Tips For Growing An Indoor Herb Garden

In the summertime it is great to have a garden to gather ingredients from, especially when taking online cooking classes. Veggies and herbs do wonderfully outside and make excellent fresh additions to your dish. Why not try growing herbs inside during the colder months? They’re beautiful and add a delicious aroma to your home and cooking. Try these tips to growing your own indoor herb garden.

Choose your herbs
Rosemary, sage, oregano, basil and thyme all do really well indoors. Choose your favorites based on what flavors you enjoy and use the most. You can even grow several varieties in the same pot.

If you have plants already growing outside, take some clippings. Snip a four-inch piece and strip the leaves from the last inch or two. Stick the stripped end into soil and give it a little water. If you don’t have access to clippings, follow the instructions on the back of the seed package.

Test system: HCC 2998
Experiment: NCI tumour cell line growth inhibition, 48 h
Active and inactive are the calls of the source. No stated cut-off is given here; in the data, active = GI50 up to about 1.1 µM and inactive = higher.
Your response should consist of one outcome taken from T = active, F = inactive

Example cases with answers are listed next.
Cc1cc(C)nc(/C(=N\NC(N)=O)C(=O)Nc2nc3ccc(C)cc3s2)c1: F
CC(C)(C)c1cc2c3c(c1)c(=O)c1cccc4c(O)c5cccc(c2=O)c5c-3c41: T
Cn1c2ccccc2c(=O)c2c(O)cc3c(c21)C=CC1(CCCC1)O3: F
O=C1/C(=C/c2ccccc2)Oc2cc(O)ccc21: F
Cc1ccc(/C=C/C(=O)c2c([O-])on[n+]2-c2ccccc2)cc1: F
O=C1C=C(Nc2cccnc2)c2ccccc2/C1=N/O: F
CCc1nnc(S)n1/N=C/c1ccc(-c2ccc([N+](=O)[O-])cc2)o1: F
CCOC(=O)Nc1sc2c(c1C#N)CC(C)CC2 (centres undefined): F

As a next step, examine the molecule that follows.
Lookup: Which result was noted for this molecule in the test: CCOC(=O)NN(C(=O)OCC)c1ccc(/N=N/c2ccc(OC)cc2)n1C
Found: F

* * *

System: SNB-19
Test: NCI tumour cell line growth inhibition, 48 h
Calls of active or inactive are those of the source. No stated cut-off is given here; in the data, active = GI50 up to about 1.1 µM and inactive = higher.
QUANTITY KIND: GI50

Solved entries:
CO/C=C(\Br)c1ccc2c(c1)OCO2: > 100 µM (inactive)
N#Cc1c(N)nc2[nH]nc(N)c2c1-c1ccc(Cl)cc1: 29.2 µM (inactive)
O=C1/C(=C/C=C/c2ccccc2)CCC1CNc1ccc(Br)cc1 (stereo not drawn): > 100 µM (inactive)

Placing your indoor herb garden in a window that faces south is the best. There it will get the most sunlight. East and west views also will provide your plants with enough light to survive.

Make sure your herbs are not directly in the path of a heat vent. This will cause them to dry out. It is also important to make sure they are not in temperatures colder than 40 degrees Fahrenheit as most herbs cannot handle the cold. Basil is especially finicky and should be kept in a warm window.

You will quickly learn that there are a lot of factors that affect how much water your plant needs. If it is in a plastic pot, it will need less water than plants that are in clay pots. If the pot receives direct sunlight, your herbs will need more water than those that are in partial sun. Most herbs like to have moist soil but not get their feet wet. This means that their roots cannot be constantly wet and should be allowed to dry out a bit. Excess water will cause your plant to turn yellow and emit a foul odor, This smell comes from the roots and dirt, which may be molding or rotting. A good rule of thumb is to feel the dirt with your finger before watering it. If it feels dry to the touch and crumbles off your finger, you can water it. If not, check back in a few days. Using a pot that has a drainage hole and a tray will allow your plant to properly dry out. You can also add some sand or gravel to your potting mix to make sure your plant has proper drainage.

Sprinkle your freshly grown herbs onto any dish and enjoy.

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